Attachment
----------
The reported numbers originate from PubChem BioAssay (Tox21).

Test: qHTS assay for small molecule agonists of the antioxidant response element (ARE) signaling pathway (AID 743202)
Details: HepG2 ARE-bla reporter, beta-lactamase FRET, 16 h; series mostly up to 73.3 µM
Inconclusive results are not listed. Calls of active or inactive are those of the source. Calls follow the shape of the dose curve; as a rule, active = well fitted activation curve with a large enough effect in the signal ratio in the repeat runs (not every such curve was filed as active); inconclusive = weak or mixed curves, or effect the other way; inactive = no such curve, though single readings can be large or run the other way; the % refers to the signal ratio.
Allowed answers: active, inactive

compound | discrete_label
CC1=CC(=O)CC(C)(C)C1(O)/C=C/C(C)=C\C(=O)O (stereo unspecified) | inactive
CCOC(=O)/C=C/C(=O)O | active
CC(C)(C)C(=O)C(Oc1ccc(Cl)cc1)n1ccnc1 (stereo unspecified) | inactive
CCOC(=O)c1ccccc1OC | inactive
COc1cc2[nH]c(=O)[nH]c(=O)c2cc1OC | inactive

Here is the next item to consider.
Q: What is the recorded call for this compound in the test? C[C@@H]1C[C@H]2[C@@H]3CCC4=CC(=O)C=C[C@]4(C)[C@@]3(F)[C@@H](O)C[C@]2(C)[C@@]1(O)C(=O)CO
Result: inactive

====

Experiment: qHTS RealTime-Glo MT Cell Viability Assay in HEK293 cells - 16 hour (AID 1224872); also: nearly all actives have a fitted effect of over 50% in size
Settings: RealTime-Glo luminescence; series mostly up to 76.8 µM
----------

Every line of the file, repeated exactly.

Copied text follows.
The reported numbers originate from PubChem BioAssay (Tox21).

Test: qHTS assay for small molecule agonists of the antioxidant response element (ARE) signaling pathway (AID 743202)
Details: HepG2 ARE-bla reporter, beta-lactamase FRET, 16 h; series mostly up to 73.3 µM
Inconclusive results are not listed. Calls of active or inactive are those of the source. Calls follow the shape of the dose curve; as a rule, active = well fitted activation curve with a large enough effect in the signal ratio in the repeat runs (not every such curve was filed as active); inconclusive = weak or mixed curves, or effect the other way; inactive = no such curve, though single readings can be large or run the other way; the % refers to the signal ratio.
Allowed answers: active, inactive

compound | discrete_label
CC1=CC(=O)CC(C)(C)C1(O)/C=C/C(C)=C\C(=O)O (stereo unspecified) | inactive
CCOC(=O)/C=C/C(=O)O | active
CC(C)(C)C(=O)C(Oc1ccc(Cl)cc1)n1ccnc1 (stereo unspecified) | inactive
CCOC(=O)c1ccccc1OC | inactive
COc1cc2[nH]c(=O)[nH]c(=O)c2cc1OC | inactive

Here is the next item to consider.
Q: What is the recorded call for this compound in the test? C[C@@H]1C[C@H]2[C@@H]3CCC4=CC(=O)C=C[C@]4(C)[C@@]3(F)[C@@H](O)C[C@]2(C)[C@@]1(O)C(=O)CO
Result: inactive

====

Experiment: qHTS RealTime-Glo MT Cell Viability Assay in HEK293 cells - 16 hour (AID 1224872); also: nearly all actives have a fitted effect of over 50% in size
Settings: RealTime-Glo luminescence; series mostly up to 76.8 µM